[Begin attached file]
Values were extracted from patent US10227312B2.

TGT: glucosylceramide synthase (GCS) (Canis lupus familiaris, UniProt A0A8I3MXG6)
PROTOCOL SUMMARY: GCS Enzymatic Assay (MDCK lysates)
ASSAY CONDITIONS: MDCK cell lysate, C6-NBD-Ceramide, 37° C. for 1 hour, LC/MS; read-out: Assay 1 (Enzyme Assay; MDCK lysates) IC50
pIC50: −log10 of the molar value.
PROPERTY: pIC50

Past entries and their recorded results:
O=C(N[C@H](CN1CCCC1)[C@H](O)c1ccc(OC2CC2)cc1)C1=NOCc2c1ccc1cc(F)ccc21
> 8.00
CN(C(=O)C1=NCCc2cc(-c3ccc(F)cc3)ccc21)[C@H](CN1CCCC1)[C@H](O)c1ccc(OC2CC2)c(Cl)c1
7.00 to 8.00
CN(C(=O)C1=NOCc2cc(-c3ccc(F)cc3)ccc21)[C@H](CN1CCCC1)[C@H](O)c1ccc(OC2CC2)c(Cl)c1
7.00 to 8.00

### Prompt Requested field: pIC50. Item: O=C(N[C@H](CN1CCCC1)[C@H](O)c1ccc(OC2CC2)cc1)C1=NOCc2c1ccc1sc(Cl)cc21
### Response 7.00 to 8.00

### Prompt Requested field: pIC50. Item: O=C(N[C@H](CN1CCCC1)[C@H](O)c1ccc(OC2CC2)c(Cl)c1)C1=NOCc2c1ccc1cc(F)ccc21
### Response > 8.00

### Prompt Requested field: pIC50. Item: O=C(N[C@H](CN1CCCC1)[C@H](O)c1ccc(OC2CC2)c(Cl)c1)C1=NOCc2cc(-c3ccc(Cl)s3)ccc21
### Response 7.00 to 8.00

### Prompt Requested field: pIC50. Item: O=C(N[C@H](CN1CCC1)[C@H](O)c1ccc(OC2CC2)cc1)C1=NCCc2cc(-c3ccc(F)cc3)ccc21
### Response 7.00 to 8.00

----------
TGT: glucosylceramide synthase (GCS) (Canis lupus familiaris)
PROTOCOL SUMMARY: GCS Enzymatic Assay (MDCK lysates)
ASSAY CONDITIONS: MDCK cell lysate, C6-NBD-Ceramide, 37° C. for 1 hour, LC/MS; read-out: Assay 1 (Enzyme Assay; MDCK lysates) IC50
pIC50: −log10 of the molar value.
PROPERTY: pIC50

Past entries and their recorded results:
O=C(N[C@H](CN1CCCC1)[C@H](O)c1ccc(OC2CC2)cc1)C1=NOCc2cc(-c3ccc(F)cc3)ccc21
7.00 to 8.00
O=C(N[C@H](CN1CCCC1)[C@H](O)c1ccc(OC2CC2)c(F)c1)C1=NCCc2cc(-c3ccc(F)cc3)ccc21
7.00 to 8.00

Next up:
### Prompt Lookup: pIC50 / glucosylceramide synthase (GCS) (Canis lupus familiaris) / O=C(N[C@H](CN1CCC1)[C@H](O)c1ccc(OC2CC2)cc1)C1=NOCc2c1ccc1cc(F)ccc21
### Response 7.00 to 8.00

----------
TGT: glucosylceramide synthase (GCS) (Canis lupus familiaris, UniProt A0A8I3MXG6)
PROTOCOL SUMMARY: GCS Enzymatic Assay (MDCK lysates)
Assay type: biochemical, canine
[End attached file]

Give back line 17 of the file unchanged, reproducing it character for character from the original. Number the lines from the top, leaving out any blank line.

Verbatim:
### Response > 8.00